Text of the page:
TEXT: Luke 2:36-38; Psalm 5:3; 69:13
What does it take to be a disciple, a follower of Jesus? Do you have to try to walk on water like Peter? Or risk your life like Paul? Do you travel the world and start churches like Timothy or write poetry and music like David? Today I want to look with you at someone in the Bible who may be a little more relatable. In one sense she is pretty extraordinary and she is included in the Gospel story about Jesus. But on the other hand she lived a challenging life but filled that life with the simple tasks of service and prayer. We can’t all leave our nets to follow Jesus or go to distant lands with the Gospel; but each of us can serve and pray where we are. So let’s consider Anna and the peace of a prayer-filled life.
The number of verses given to Anna are few, but we learn quite a bit about her in just these three verses.
She was a prophetess. In the Bible prophets were those who spoke God’s message, inspired preachers if you will. We often think of them as telling the future, but more accurately they declare the Word of the Lord. There are examples of female prophets in the Old Testament: Miriam (Exodus 15:20); Deborah (Judges 4:4); Huldah (2 Kings 22:14, 2 Chronicles 34:22). By the time of Jesus prophets were exceedingly rare. John the Baptist would have been an example. And then there is Anna, described here as a female prophet, or prophetess – one who declares the Word of the Lord.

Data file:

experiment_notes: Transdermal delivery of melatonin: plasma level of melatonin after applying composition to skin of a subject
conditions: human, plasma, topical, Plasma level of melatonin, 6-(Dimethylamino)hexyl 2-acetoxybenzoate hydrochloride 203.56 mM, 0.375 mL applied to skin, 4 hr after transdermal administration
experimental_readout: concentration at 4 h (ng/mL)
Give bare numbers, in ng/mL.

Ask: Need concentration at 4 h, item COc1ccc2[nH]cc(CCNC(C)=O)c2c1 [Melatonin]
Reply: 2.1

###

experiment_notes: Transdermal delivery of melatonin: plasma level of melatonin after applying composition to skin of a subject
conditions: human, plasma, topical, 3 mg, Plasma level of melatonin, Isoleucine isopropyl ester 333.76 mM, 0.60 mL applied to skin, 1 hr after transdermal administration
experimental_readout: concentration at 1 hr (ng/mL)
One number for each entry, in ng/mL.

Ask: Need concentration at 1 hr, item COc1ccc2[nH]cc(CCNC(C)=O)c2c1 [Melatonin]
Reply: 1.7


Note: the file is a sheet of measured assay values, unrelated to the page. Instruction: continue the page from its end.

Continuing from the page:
She was Jewish; we are given her lineage as daughter of Phanuel, of the tribe of Asher.
She was “advanced in years” – 84, to be exact, which was very old for those days.
She had been married for seven years, but then widowed after only seven years.
She never left the temple, serving God with fastings and prayers.
A Ministry of Prayer
Now on one hand, you might fairly say she was living off the system of religious charity. A widowed or divorced woman didn’t have a lot of options in those days. One’s parents or family might take you back in, but there weren’t a lot of options for providing for one’s self. The Temple would be one location where the poor or sick were cared for, and that may have included people like Anna. We don’t really know much detail about her life, but we do know this: she did not simply go to the Temple to beg for food. The Temple may well have provided for some of her basic needs, but she also served God by praying regularly at the Temple.
Does that seem like a legitimate ministry? Like true work? I think we tend to dismiss prayer. Yes, we pray if there is an emergency, but is it really an important and central part of our life? Of our ministry?